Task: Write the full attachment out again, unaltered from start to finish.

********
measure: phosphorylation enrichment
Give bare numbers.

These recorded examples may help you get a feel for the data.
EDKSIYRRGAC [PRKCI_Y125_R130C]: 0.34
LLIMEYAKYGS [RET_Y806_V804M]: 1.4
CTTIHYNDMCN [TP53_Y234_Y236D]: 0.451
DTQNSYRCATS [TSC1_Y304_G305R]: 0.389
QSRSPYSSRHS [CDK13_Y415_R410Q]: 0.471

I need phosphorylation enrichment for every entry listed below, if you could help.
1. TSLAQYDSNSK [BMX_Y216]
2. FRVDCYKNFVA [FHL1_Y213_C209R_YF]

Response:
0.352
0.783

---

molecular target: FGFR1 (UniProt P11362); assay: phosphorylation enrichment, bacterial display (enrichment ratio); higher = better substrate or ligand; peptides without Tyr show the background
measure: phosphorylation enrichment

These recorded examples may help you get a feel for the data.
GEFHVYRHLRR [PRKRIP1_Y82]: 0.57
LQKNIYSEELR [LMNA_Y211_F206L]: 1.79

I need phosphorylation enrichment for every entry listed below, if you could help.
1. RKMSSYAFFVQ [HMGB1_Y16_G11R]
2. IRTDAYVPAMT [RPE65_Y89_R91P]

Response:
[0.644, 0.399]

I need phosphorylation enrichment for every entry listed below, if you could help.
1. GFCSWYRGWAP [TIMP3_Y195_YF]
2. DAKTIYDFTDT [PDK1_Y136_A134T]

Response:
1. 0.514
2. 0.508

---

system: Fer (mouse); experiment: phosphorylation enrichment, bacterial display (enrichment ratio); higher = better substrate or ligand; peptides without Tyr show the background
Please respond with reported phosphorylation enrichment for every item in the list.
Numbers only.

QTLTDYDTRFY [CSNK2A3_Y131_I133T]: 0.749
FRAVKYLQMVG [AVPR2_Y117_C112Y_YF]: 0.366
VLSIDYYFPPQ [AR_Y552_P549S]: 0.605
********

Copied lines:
measure: phosphorylation enrichment
Give bare numbers.

These recorded examples may help you get a feel for the data.
EDKSIYRRGAC [PRKCI_Y125_R130C]: 0.34
LLIMEYAKYGS [RET_Y806_V804M]: 1.4
CTTIHYNDMCN [TP53_Y234_Y236D]: 0.451
DTQNSYRCATS [TSC1_Y304_G305R]: 0.389
QSRSPYSSRHS [CDK13_Y415_R410Q]: 0.471

I need phosphorylation enrichment for every entry listed below, if you could help.
1. TSLAQYDSNSK [BMX_Y216]
2. FRVDCYKNFVA [FHL1_Y213_C209R_YF]

Response:
0.352
0.783

---

molecular target: FGFR1 (UniProt P11362); assay: phosphorylation enrichment, bacterial display (enrichment ratio); higher = better substrate or ligand; peptides without Tyr show the background
measure: phosphorylation enrichment

These recorded examples may help you get a feel for the data.
GEFHVYRHLRR [PRKRIP1_Y82]: 0.57
LQKNIYSEELR [LMNA_Y211_F206L]: 1.79

I need phosphorylation enrichment for every entry listed below, if you could help.
1. RKMSSYAFFVQ [HMGB1_Y16_G11R]
2. IRTDAYVPAMT [RPE65_Y89_R91P]

Response:
[0.644, 0.399]

I need phosphorylation enrichment for every entry listed below, if you could help.
1. GFCSWYRGWAP [TIMP3_Y195_YF]
2. DAKTIYDFTDT [PDK1_Y136_A134T]

Response:
1. 0.514
2. 0.508

---

system: Fer (mouse); experiment: phosphorylation enrichment, bacterial display (enrichment ratio); higher = better substrate or ligand; peptides without Tyr show the background
Please respond with reported phosphorylation enrichment for every item in the list.
Numbers only.

QTLTDYDTRFY [CSNK2A3_Y131_I133T]: 0.749
FRAVKYLQMVG [AVPR2_Y117_C112Y_YF]: 0.366
VLSIDYYFPPQ [AR_Y552_P549S]: 0.605